CHAPTER 10 - CHAPTER 10 LIQUIDS AND SOLIDS 10.1...

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CHAPTER 10 LIQUIDS AND SOLIDS 10.1 Intermolecular Forces We discussed in chapters 8 and 9 that atoms can form stable units called molecules by sharing electrons ( i.e . intrarmolecular bonding) In this chapter we consider the properties of condensed states of matter ( liquids and solids ) and intermolecular forces between molecules in liquid and solid states. Dipole-Dipole Forces : It is electrostatic attractions between charged ends of molecules with dipole moments ( e.g : hydrogen bonding in water) Dipole-dipole forces are only about 1% as strong as covalent or ionic bonds. Hydrogen bonding has a very important effect on physical properties ( e.g : boiling points). Two factors influence strength of hydrogen bonding : 1. Electronegativity values 2. Size of the elements
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Londen Dispersion Forces : They exist among noble gas atoms and non-polar molecules. As the electrons move about the nucleus non- symmetrical electron distribution can develop that produces a temporary dipolar arrangement of charge. This interatomic attraction is very weak and short-lived . However, these interactions become strong enough to produce liquid ( e.g : liquid nitrogen at -196 o C) and solid ( e.g : Solid CO 2 at -76 o C). Palarizability : It is a term that indicates the change in the distortion of the electron cloud, which gives the dipolar charge distribution . Increasing the size (i.e. the number of electrons), increases the polarizability and hence increases the possibility of the temporarily dipole-interactions . 2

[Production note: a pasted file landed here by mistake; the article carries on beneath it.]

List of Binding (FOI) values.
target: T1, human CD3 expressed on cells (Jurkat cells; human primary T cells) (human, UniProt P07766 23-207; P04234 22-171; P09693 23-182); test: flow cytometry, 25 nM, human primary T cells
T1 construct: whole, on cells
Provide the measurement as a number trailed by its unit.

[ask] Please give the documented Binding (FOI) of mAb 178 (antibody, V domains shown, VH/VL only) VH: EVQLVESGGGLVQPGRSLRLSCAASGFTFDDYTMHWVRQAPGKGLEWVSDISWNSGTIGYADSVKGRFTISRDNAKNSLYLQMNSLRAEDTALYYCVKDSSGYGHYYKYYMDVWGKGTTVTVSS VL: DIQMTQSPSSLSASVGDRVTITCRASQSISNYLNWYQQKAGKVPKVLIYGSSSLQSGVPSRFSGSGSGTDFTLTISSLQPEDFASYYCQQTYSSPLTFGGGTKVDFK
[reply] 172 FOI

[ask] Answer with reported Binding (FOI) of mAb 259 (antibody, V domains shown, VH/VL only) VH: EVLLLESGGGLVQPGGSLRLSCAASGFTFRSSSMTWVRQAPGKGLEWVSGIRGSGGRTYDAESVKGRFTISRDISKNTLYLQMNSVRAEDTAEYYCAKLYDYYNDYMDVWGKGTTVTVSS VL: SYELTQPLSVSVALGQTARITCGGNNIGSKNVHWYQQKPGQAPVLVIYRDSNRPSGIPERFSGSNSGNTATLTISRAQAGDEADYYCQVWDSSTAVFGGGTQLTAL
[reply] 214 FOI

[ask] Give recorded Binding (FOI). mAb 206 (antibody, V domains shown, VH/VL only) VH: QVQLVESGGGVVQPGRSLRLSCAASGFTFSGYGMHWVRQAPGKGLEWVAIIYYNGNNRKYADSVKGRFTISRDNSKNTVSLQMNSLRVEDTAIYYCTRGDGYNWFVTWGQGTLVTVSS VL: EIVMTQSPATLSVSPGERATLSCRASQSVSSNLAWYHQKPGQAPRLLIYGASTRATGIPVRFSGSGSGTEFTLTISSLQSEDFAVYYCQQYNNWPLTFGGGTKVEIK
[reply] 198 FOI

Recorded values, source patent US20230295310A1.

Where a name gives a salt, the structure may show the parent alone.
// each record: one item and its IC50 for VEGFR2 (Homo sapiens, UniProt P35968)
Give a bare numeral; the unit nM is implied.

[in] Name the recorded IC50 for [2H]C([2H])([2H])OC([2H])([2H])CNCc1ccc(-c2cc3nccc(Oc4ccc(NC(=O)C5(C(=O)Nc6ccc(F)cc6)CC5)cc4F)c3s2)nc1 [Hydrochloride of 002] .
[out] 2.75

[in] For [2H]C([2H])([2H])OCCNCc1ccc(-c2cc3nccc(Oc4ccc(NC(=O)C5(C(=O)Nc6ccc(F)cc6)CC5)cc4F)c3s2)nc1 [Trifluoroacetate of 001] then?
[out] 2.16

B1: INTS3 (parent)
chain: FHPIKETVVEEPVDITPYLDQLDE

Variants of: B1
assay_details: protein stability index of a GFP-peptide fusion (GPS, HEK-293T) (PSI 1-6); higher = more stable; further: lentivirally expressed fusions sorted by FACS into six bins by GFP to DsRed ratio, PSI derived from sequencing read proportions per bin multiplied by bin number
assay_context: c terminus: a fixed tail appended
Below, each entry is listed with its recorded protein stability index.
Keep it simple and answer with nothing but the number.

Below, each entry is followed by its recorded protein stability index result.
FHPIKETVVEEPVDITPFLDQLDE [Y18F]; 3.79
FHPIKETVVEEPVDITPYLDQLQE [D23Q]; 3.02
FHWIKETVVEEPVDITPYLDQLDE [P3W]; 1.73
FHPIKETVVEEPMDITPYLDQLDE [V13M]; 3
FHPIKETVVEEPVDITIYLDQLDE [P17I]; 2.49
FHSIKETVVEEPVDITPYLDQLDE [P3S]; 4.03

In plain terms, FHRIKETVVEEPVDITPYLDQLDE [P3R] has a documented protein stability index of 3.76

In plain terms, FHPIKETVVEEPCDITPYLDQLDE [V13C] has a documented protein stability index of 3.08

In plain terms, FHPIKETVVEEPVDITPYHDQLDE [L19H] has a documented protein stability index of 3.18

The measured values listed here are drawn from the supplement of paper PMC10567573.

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10.2 The liquid state : Many of the properties of liquids give us direct information about the forces that exist among the particles: 1. Surface tension : It is the resistance of a liquid to an increase in its surface area. Liquids with relatively large inter-molecular forces tend to have relatively high surface tensions. 2 . Capillary action : It is the spontaneous rising of a liquid in a narrow tube (capillary). The forces : 1) Intermolecular forces among molecules of the liquid. 2) Adhesive forces between liquid molecules and their container (glass is made from silicon oxides). 3. Viscosity : It is a measure of the liquid resistance to flow. Molecules with large intermolecular forces tend to be highly viscous ( e.g : glycerol ). 3
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10.3 An Introduction to Structures and Types of Solids: Two main types of solids : 1) Crystalline solids : They are highly ordered in their structures. 2) Amorphous solids : They are highly disordered in their structures. Lattice
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CHAPTER 10 - CHAPTER 10 LIQUIDS AND SOLIDS 10.1...

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